Tobago Cays, Mayreau, Canouan and Union Islands.

Salt Whistle Bay from the top of the hill.

Our next stop 19nm to the South west of Mustique, was Salt Whistle Bay on the island of Mayreau. We had drinks and dinner at the “Last Bar before the Jungle”, a Rastafarian joint where you can also smoke pot.

Walking along the Salt Whistle beach before dinner.

Unlike Keith Richards, I was not climbing up to pick a coconut and fall on my head.

Salt Whistle Bay restaurant strip!

The last bar before the jungle.

The wind came up overnight and after heavy rain the next morning, we motored the mile south to the sheltered anchorage of Saline Bay. The anchor winch gypsy started slipping whilst we were anchoring, so after settling down, we stripped the winch, cleaned and serviced it, with a note in my diary, to do it again in 60 days. At sea, the salt buildup inside the anchor winch is substantial and needs constant cleaning.

View down to Saline Bay with Union Island in the background.

We walked to the highest point on the island, to orientate ourselves with the Tobago Cays which lies next to and to the east of Mayreau Island.

Walking down to the anchorage.

The unique Rastafarian architectural style.

The next morning we motored into the Cays through the South Passage and anchored between two small islands, Petit Bateau and Petit Rameau, which are located in the National Marine Park costing us EC$10/person/day. After a swim and relaxed Sunday afternoon Nanna nap, we tackled the walk to the crest of Petit Bateau to check the dinghy pass through Horseshoe reef.

Our anchorage between Petit Bateau and Rameau.

View from the top of Petit Bateau – Petit Tabac on the other side of the reef..

The dinghy pass through the reef led us out to sea, to do the short one mile hop to Petit Tabac Island, where there are good dive spots. Unfortunately, the swell coming out of the East resulted in huge breakers on the beach, ruling out a landing and the swells on the reef would have smashed us while snorkelling. So we bounced back in the dinghy, to safety inside the reef.

Petit Tabac out at sea – too rough to land.

The reefs inside the outer Horseshoe reef, are disappointing, but the water and sand is quite clear. In the afternoon the heavens opened and so we had to shelter from the tropical rain through the night. We picked up the anchor at 8:30 the next morning and motored out through the North Passage into a 30 knot wind on the nose, to Canouan Island 6 nm to the North and anchored in the sheltered Grand Bay.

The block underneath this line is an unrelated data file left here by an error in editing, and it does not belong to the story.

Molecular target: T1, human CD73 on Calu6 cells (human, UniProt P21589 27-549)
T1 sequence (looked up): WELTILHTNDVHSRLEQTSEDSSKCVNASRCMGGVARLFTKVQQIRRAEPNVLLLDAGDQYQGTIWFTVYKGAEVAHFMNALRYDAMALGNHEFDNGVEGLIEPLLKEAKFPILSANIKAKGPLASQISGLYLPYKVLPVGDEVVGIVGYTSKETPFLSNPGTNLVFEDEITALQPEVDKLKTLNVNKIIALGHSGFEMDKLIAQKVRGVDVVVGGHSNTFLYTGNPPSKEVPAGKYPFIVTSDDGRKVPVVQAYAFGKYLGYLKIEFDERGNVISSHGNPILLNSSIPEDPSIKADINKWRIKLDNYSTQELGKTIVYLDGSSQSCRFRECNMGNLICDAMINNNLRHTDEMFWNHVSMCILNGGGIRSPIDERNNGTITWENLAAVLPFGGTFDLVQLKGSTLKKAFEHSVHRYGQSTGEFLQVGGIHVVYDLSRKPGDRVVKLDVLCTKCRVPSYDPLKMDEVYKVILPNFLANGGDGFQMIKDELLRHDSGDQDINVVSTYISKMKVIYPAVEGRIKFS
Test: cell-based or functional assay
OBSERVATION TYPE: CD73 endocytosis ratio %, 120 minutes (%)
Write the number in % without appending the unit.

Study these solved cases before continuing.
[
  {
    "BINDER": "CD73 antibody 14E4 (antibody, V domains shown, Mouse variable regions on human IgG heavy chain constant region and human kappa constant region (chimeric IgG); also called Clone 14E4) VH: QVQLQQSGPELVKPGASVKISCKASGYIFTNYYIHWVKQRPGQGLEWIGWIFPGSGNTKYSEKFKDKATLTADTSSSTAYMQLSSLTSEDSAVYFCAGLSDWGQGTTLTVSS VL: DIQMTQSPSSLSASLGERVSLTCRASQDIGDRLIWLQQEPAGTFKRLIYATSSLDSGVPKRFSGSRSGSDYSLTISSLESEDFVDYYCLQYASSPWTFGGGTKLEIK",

A dinghy ride to the rough concrete ferry wharf, got us into Charlestown, which from a distance looked quite pretty, but up close, down at heel and dirty. Photos won’t do justice to the squalor. I spent the afternoon doing a long overdue service on the high pressure desalinator pump, replacing the oil and the filter. The strong easterly wind predicted  for Wednesday night the 12th August, hit us with force during the night, tearing the canvas infill panel over the cockpit – more repairs to be done when we get back to Bequia.

Grand Bay anchorage and Charlestown, at Canouan Island.

The wind settled down the next morning, so we had a relaxed sail down to Union Island, 11 nm to the South. Quacey, of Marine Tech Services in Clifton harbour came highly recommended as an outboard repair specialist, so we had him test our Suzuki 6hp dinghy outboard motor. The motor has for the past two months, just spun and cavitated at higher revs.

Clifton harbour anchorage at Union Island.

Quacey stripped the propellor and found that the rubber hub on the lower drive shaft had stripped and hence the prop slipped at higher revs. He didn’t have the correct prop or hub kit in stock, so he refitted the prop. Hopefully, we will find the correct parts soon – we just need to be patient about puttering around slowly.

Small bar on a rock in the bay.

Union Island history.

Quiet main street of Clifton.

Now we know where to run to in case of a tsunami.

Union, like Canouan and Mayreau, being smaller islands close to the Tobago Cays are totally dependant on tourism. Covid-19 has wiped out their small economies and the towns have hardly anybody on the streets, with the locals lazing about or fighting one another, zonked out on beer and ganja. It is quite a sad situation.

Our anchorage in Clifton Bay behind the reef – lots of kite boarding and Palm Island to the right.

Palm Island – we didn’t stop, as it is a private island.

Esprit’s track in the Grenadines.

On Saturday the 15th August, the wind changed to the South east providing us with a good apparent wind angle to sail back North to Bequia. We left Union Island at 9am and anchored off Jack’s Bar in Bequia at 2pm – in time for drinks and a BBQ at the Upper Deck at 5pm. On Monday we will check if my Visa renewal card has arrived at the Fedex agency. We will hopefully report from Grenada, in the near future, as Trinidad is still closed . Until then, cheers for now.